Wave-in-Deck Forces and Response of Semi-Submersibles
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- Institutt for marin teknikk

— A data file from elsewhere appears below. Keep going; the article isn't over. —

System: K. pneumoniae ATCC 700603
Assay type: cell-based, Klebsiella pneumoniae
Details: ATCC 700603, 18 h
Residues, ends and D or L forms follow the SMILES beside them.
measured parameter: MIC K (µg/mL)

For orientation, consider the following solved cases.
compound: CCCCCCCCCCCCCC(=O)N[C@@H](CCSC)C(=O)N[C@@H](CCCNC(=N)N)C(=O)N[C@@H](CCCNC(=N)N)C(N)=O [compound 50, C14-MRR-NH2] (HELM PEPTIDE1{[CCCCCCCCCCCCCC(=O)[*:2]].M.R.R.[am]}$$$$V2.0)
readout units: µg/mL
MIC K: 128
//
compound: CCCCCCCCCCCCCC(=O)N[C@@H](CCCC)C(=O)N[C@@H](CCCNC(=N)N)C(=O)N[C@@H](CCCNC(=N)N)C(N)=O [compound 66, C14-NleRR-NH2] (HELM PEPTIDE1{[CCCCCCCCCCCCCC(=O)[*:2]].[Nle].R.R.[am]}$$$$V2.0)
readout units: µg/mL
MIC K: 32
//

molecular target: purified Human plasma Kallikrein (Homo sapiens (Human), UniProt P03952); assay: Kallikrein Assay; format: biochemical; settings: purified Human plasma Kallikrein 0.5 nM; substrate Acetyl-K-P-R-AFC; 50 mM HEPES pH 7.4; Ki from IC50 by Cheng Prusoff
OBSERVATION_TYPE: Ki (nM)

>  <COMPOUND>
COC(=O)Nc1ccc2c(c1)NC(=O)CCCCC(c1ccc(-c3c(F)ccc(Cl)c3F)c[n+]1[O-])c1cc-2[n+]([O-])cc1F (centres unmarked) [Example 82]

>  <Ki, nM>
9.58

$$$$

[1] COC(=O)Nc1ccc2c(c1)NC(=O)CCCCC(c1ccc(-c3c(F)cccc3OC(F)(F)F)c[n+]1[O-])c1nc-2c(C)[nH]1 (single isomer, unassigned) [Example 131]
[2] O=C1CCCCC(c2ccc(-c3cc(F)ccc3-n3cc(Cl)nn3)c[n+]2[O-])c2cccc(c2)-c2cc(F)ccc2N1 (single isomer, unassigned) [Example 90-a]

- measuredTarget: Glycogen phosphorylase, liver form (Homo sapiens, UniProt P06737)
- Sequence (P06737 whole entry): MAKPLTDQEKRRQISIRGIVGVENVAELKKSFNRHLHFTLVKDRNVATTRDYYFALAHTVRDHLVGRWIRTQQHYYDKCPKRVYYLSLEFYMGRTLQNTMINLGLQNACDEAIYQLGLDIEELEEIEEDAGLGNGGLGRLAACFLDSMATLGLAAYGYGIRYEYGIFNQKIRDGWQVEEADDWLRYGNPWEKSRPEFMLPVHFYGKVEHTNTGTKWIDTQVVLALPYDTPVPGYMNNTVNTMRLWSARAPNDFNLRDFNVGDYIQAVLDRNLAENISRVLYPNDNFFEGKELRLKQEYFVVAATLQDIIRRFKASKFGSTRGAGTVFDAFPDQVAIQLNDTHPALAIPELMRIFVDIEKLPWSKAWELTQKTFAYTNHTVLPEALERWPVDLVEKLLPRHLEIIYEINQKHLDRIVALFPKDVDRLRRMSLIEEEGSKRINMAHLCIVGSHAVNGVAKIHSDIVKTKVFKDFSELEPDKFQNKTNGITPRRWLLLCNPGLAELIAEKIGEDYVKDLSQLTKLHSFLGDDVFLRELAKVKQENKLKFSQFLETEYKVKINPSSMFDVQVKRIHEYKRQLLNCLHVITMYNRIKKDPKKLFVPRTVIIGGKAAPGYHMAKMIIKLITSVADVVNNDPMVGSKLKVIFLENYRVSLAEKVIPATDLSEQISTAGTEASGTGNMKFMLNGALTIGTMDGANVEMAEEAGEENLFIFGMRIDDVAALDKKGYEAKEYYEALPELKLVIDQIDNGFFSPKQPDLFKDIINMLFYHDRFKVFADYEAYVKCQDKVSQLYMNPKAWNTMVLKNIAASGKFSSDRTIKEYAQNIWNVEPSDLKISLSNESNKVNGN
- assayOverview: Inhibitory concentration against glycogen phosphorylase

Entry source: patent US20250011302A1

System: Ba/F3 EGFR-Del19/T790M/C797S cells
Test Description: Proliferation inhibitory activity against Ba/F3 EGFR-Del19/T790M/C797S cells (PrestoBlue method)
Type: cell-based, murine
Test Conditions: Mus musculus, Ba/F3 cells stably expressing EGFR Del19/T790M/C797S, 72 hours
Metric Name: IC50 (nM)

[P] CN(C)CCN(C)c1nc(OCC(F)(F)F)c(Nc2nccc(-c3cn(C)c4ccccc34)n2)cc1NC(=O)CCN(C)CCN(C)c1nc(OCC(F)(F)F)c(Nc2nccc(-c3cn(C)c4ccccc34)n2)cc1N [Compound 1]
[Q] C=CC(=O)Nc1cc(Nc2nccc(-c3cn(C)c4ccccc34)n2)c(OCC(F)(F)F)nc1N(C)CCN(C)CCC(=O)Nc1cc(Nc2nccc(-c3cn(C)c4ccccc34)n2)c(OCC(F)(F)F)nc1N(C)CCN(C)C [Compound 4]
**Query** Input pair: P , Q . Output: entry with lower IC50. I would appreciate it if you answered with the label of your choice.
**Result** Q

In critical sea states, semi-submersibles may experience large negative air gaps in which incoming waves cause large slamming loads that may lead to severe structural deformations. Wave loads due to slamming are difficult to predict using analytical approaches as there are many uncertainties involved. Older rules and guidelines base the loading estimates on the particle velocities in the waves whereas newer guidelines have based the loading on the relative upwelling on the platform. Model tests are among the most accurate ways of estimating wave loads on offshore platforms and are recommended by classification societies. However, model tests are expensive and difficult to execute as it is complicated to recreate the critical sea states that offshore platforms may experience. In this thesis, it is therefore proposed to investigate if drop tests at equivalent velocities as the particle velocities in incoming waves may be used to recreate the same loading conditions. Drop tests were simulated using the arbitrary Lagrangian Eulerian, denoted ALE, approach. To verify both the parameters and the ALE-approach, a drop test described in (Faltinsen, 2005) was recreated in the finite element software, LS-Dyna. The results showed good agreement with the measured strains, pressures and natural periods adding credibility to the subsequent results obtained in the thesis. The structural components may undergo large deformations which in turn affects the pressure distribution on the structure. The interaction between the fluid pressure and structural deformation is known as hydroelasticity. In general, not accounting for hydroelastic structure response is conservative. Pressure distributions for rigid and deformable panels, where hydroelastic effects become increasingly prominent, were compared for the same parameters as in (Faltinsen, 2005). The initial pressure impulses observed at impact were smaller for the deformable plate than the rigid plate at the same impact velocity, but the initial pressure peak was equal. For the deformable plate, a pressure approximately proportional to the acceleration of the plate is observed after the initial pressure pulse during the deformation phase and may be viewed as an added mass pressure. A larger deformation was seen when solving for an equivalent beam with the rigid pressure pulse. Drop tests where simulated for different impact velocities. At an angle of impact of 0 degrees, the initial pressure peak appears to be linearly dependent upon the impact velocity. It was also observed that the larger loads associated with higher impact velocities led to larger deformations where membrane forces became prominent, hence decreasing both the wet and dry natural period of the structure. For the two-dimensional drop tests, the wet natural period was found to be approximately the same for both the elastic and elasto-plastic drop tests. For the three dimensional drop tests, the elasto-plastic plate had a longer period than the elastic plate. The peak of the second pressure surge was larger for the elastic plate compared to the elasto-plastic plate. By increasing the velocity, the difference increased. The pressure-time curves for the simulated drop tests of deformable plates display some different properties compared to the pressure time curves for wave impact. The peak pressures are seen to be larger for the drop tests where the duration of the load is shorter. It is however seen that the structural deformations obtained in the deformable drop tests are in the same order of magnitude as those obtained using the loading model from (GL,2016b). About the same levels of structural response was observed for a 3[m] by 3[m] deformable panel dropped at a velocity of 11.19[m/s] as when loaded by an OTG-pressure-time curve with a pressure peak of 1200[kPa]. Moreover, the same structural response was observed for a column dropped at a velocity of 20[m/s] into water as when loaded with an OTG-pressure-time curve with a pressure peak of 2300[kPa]. Relative velocity seems to be the driving factor in structural deformations in the drop tests of deformable plates with the narrow pressure peaks of limited importance. Two main benefits are seen with response calculations where drop tests of deformable panels are simulated. The first is that the spatial pressure distribution is captured. The second is that added mass is included in the analysis, reducing the uncertainty in establishing added mass. The simulated drop tests of rigid plates yield pressure curves that are unrealistic in terms of both magnitude and duration compared to the loading seen from deformable panels and in the technical guidelines. Overall, the results for simulating wave impact loading by drop tests were promising. However, there are much that should be explained before the method can be applied in practice. For instance, the differences in pressure-time-curves should be explained. In addition, more precise methods for establishing the impact velocity and angle of impact should be developed.